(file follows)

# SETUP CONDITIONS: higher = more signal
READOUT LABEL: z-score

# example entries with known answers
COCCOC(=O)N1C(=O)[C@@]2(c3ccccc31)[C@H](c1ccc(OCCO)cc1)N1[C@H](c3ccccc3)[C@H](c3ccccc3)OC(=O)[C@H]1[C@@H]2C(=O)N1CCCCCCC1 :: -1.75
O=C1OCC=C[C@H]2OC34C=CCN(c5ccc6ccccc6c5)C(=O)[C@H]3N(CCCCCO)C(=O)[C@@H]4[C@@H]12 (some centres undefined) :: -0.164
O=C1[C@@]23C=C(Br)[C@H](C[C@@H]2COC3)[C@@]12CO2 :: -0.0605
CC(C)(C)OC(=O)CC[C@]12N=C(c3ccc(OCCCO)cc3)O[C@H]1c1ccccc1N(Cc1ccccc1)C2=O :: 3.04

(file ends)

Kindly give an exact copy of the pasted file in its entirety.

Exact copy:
# SETUP CONDITIONS: higher = more signal
READOUT LABEL: z-score

# example entries with known answers
COCCOC(=O)N1C(=O)[C@@]2(c3ccccc31)[C@H](c1ccc(OCCO)cc1)N1[C@H](c3ccccc3)[C@H](c3ccccc3)OC(=O)[C@H]1[C@@H]2C(=O)N1CCCCCCC1 :: -1.75
O=C1OCC=C[C@H]2OC34C=CCN(c5ccc6ccccc6c5)C(=O)[C@H]3N(CCCCCO)C(=O)[C@@H]4[C@@H]12 (some centres undefined) :: -0.164
O=C1[C@@]23C=C(Br)[C@H](C[C@@H]2COC3)[C@@]12CO2 :: -0.0605
CC(C)(C)OC(=O)CC[C@]12N=C(c3ccc(OCCCO)cc3)O[C@H]1c1ccccc1N(Cc1ccccc1)C2=O :: 3.04